So you are walking around the city of Saint Petersburg after you visited Grand Maket and all of the sudden you see an image that you think you saw on a puzzle before. I was looking around because I do that.
I am not sure if we were walking to a station, or waiting for a bus, or what the circumstances were. The poster behind the lady all trimmed in furs, was very intriguing to me. What is it advertising, I don't know. It seems like one of those Cirque du Soliel esque programs. It was in town during 2/8-24 so there was a possibility we could have gone to it. It had interesting characters on the poster, the puppet master guy, the protagonist, the love interest.
Then I noticed the Moscow gate, which I didn't know exactly what it was or why it's in this location. Underneath, or around the gate runs a street trolley, taking up the middle of the street. Most of the buildings in the photo are residential.
So this was the rare occasion that Loki actually had on tennis shoes. Sergey has jeans on, but would wear fleece "long underwear" under the pants. Sergey normally didn't wear gloves, Larisa doesn't have gloves on and Loki has his hands tucked into his jacket.
This was the trolley that runs in the middle of the road. Not this particular section, but other sections of trolley, drivers will drive on the trolley path north or south to get around cars etc. Also yes, that's a Carls Jr over there to the left of the screen. Everything above the Carls Jr is residential.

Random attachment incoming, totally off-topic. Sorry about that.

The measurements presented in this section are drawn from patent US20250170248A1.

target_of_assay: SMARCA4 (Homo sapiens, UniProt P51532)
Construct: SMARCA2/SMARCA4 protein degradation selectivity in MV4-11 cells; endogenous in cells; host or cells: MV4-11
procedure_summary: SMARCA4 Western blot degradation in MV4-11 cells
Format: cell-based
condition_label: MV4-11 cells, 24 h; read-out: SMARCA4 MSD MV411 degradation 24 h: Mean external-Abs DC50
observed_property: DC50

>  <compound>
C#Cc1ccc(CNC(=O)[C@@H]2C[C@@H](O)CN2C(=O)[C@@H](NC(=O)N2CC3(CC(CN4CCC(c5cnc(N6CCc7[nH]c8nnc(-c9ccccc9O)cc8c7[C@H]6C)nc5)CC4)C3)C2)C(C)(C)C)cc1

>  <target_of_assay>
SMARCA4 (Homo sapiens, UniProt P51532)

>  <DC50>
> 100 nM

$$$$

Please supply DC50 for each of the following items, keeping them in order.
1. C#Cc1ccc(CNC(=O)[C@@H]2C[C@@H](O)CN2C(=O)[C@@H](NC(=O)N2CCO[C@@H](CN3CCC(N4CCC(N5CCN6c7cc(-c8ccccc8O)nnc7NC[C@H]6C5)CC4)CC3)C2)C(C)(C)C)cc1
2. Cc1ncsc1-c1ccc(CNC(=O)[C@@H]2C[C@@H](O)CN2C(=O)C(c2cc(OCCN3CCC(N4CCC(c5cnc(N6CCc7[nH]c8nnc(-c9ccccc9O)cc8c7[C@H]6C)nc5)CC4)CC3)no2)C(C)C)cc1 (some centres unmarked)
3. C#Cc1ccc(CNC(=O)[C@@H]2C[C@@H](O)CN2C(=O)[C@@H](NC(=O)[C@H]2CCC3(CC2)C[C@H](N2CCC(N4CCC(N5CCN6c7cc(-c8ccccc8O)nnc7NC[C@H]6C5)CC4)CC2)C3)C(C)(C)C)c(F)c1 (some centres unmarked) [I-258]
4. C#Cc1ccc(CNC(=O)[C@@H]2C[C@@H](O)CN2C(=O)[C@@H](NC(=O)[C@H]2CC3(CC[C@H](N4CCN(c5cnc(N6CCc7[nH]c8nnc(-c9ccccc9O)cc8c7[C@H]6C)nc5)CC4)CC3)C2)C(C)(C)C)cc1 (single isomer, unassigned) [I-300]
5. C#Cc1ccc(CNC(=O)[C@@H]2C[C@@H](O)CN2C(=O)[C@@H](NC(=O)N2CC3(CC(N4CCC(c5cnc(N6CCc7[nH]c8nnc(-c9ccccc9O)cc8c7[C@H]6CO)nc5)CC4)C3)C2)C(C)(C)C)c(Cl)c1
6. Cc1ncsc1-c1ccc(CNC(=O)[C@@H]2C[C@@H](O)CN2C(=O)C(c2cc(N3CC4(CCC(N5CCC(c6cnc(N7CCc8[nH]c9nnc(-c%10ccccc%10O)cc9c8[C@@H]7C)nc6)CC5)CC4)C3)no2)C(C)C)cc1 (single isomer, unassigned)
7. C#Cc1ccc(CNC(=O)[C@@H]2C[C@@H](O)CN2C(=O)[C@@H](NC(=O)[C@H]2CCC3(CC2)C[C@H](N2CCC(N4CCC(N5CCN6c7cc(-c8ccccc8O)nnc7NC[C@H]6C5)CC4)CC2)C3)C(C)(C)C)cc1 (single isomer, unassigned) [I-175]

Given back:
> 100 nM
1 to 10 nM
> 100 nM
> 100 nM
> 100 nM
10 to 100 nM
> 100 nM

So here is my picturesque view of the Moscow Gate. The cars are driving in three or four lanes, depending on where you can squeeze and what time of day it is. The "billboard" on the bottom in the "shelter" 80000 is in Rubles so that would be about 2600 USD. To the left is a real estate sign. I think they are saying either the price is 1.3 million rubles or thirty thousand dollars. The middle sign is for Gazprom, which is the national oil industry. Gazprom provides natural gas for homes, and gasoline for automobiles. It's been around for 20 years only because it was created post communism collapse. The third sign is a transit sign. Each is different and makes absolutely no sense. If you speak Russian you are good to go.
Oh and the signs constantly flip/change.
This is one of the few subway images I could collect. We had purchased the stroller at this point, but because we were taking the taxi we didn't bring it with us.
Sergey and Larisa frequently "debated" the taxi/subway/ walking conundrum. Generally I preferred the underground or bus transportation because driving on the streets is ridiculously scary.